schools

A new law, years in the making, mandates that all public schools in New York State test for lead in their drinking water.

Lead is a neurotoxin that has been linked to learning disorders and lower IQs, especially in children. Back in the 1980s, the federal government tried to regulate the amount of lead in school drinking water but failed.

Creative Commons/StockMonkeys.com

Did you know you could get a college scholarship for being tall

WNPR/David DesRoches

It was one of those days that will stick with 14-year-old Lucca Riccio. 

When Caitlin Cheney was living at a campground in Washington state with her mother and younger sister, she would do her homework by the light of the portable toilets, sitting on the concrete.

She maintained nearly straight A's even though she had to hitchhike to school, making it there an average of three days a week. "I really liked doing homework," says Cheney, 22, who is now an undergraduate zoology student at Washington State University. "It kept my mind off reality a little bit."

Chion Wolf / WNPR

PCBs, or polychlorinated biphenyls, are known as one of the 12 most harmful organic chemicals in the world. But the material has been used in building construction for decades, and has become a complex problem affecting cities, schools, and individuals in many states.

WNPR/David DesRoches

At Hanover Elementary School in Meriden, Desiree Riley's kindergarten class read a book about a badger that bullies a raccoon. There was a moment in the book where the raccoon had to make a choice about how to handle the bully.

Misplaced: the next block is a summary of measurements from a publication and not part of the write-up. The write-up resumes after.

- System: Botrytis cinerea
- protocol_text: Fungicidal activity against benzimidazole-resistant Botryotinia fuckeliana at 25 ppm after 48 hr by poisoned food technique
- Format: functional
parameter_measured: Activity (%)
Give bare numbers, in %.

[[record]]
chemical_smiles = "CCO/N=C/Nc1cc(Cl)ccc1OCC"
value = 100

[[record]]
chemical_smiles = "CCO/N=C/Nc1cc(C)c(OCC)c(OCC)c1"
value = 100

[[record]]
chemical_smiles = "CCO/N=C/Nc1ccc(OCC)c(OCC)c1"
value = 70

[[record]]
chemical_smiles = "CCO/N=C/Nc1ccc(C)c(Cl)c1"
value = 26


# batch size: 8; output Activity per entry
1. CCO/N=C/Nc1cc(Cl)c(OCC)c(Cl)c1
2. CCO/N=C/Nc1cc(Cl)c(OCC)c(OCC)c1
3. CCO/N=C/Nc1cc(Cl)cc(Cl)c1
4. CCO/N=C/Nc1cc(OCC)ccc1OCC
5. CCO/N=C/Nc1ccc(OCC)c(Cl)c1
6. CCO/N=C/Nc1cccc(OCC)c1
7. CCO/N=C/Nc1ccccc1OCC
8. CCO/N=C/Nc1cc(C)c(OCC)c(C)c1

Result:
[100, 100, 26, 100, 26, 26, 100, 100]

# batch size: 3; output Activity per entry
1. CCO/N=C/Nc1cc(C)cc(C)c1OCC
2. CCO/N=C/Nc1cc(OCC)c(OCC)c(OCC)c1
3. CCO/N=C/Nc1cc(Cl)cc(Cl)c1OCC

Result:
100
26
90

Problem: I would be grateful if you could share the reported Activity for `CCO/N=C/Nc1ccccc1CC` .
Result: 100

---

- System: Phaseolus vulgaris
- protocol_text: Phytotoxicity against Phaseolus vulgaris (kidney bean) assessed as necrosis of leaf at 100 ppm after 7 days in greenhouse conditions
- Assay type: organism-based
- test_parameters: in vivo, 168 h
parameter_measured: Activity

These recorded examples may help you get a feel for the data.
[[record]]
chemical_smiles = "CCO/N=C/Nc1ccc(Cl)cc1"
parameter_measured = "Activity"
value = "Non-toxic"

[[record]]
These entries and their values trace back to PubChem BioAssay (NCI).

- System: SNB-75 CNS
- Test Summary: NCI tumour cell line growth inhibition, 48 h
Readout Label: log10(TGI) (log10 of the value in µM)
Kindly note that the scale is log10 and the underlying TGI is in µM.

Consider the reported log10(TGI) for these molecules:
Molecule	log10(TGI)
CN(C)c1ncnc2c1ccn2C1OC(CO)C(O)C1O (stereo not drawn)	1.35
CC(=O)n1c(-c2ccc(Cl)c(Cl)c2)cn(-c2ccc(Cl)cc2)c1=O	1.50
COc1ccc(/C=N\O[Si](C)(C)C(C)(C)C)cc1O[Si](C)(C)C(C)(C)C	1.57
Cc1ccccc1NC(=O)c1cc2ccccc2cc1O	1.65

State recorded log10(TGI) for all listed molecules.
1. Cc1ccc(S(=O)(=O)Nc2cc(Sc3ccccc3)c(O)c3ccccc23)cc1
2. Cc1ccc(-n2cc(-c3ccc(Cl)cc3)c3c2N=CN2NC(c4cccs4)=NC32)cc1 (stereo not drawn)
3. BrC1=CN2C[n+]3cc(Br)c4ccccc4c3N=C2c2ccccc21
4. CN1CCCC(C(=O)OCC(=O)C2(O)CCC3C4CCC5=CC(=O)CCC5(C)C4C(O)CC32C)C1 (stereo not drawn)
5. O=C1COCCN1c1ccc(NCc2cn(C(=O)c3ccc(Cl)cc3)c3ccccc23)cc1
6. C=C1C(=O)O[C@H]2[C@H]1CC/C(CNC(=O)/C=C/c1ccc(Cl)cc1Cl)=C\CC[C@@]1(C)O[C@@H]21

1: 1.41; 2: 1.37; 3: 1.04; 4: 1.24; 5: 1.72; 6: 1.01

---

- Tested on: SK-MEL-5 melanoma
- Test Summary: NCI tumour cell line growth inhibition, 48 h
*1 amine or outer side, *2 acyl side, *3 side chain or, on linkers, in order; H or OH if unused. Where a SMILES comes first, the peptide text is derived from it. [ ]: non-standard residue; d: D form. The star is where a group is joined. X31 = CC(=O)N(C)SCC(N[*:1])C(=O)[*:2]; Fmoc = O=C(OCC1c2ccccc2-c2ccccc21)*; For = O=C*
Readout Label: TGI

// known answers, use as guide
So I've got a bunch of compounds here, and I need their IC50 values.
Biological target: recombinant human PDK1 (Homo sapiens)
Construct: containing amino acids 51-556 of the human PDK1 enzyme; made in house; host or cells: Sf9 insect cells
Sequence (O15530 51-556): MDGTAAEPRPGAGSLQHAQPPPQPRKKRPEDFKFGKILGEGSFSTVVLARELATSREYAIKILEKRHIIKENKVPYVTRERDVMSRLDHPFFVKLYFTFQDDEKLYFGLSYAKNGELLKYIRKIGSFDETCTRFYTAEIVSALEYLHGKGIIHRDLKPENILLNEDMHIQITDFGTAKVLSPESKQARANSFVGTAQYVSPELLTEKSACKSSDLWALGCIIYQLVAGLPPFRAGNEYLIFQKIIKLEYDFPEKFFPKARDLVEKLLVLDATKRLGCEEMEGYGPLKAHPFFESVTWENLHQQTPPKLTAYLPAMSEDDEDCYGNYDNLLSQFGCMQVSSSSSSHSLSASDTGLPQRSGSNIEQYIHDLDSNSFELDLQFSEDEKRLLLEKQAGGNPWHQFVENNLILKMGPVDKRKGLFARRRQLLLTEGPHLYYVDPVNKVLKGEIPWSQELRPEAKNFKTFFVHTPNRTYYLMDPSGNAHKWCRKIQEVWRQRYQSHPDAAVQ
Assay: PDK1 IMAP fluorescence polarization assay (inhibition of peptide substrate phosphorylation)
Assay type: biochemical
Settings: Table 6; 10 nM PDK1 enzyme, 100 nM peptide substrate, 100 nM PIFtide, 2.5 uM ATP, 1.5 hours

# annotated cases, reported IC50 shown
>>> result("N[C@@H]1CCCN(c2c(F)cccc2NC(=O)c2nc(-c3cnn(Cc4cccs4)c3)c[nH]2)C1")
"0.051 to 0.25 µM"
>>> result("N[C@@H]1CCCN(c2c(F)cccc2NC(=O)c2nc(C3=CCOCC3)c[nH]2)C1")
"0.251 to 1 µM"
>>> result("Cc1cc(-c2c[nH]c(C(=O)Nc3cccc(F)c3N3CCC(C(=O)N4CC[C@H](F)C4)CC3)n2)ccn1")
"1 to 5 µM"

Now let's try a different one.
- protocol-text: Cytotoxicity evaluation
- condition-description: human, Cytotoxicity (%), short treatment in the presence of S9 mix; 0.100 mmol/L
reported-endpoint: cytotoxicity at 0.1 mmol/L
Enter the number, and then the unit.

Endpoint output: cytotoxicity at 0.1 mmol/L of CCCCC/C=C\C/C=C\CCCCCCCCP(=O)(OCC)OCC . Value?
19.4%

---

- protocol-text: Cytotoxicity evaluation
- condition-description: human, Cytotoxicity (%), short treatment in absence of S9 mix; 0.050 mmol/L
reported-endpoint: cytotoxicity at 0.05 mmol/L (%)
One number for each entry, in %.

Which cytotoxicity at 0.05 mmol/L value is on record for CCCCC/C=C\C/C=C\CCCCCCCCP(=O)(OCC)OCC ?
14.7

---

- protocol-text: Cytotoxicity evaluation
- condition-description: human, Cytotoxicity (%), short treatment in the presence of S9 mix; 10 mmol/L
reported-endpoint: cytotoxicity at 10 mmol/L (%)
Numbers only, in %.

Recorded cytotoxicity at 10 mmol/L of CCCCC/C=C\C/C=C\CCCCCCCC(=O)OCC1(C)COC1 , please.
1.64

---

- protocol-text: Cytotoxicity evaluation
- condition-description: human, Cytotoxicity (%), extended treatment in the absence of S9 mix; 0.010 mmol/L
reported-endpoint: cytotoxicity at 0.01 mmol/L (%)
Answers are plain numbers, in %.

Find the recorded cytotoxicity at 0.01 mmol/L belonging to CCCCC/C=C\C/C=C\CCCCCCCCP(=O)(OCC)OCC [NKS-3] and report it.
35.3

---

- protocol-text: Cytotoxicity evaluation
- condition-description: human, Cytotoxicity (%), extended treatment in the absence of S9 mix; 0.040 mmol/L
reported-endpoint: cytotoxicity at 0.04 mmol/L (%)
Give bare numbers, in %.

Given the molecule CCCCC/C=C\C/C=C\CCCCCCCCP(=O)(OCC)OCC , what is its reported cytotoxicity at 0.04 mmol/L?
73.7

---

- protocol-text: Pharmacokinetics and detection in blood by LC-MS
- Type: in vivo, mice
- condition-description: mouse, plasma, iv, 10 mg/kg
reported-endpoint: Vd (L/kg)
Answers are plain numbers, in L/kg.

Waterbury Public Schools

Jahana Hayes is a history teacher at John F. Kennedy High School in Waterbury, Connecticut. She's also the 2016 National Teacher of the Year. This hour, she stops by to talk about her career, her new national title, and her recent visit to the White House

U.S. Department of Education

Connecticut's high school graduation rates reached an all time high last year. But a closer look at the figures reveals the state still has some work to do.

Harriet Jones / WNPR

A Connecticut man who said he was sexually abused as a child at a private school in Massachusetts wants to see the statute of limitations on the crime abolished. 

WNPR/David DesRoches

It was an emotional school board meeting for Superintendent Alicia Roy. After hearing Thursday evening that more than two-thirds of the district'’s teachers want her to resign, she became visibly upset, and struggled to respond.

Peter Morenus / UConn

West Hartford officials are planning to buy a University of Connecticut property instead of allowing a for-profit international school to come to town.

Gloda/iStock / Thinkstock

There's a debate in West Hartford over plans by a for-profit company to open an educational academy for Chinese students in town. The plan would include sending some students to the public high schools.

What are the pros and cons in allowing international students into our public schools at a time when districts face declining enrollment and budget constraints? Is this a creative way to fund public schools or is it detrimental to their mission? 

JMA Students Javon Franklin, Sharonda Williams, and Jordan Goffe

Students from the Journalism and Media Academy magnet school abandoned their typical blue uniforms for formal attire as they interviewed an American civil rights leader who also struggled to end apartheid alongside Nelson Mandela.

Public schools in the U.S. now have a majority of nonwhite students.

That's been the case since 2014, and yet children of color — especially boys — still lag behind their white peers.

This story has been all over the media. It's topic No. 1 at education conferences on university campuses. Even the White House is all over it.

But what Ron Ferguson wants to know is why. And he says there's a big group of experts out there who never get asked about it: boys and young men of color.

Attorney Mitchell Garabedian is calling for a federal investigation of sexual abuse allegations at private schools in New England, such as the Fessenden School in Newton.

WNPR/David DesRoches

On a rainy April afternoon, middle schoolers filled the gym at Wexler Hall Community School in New Haven.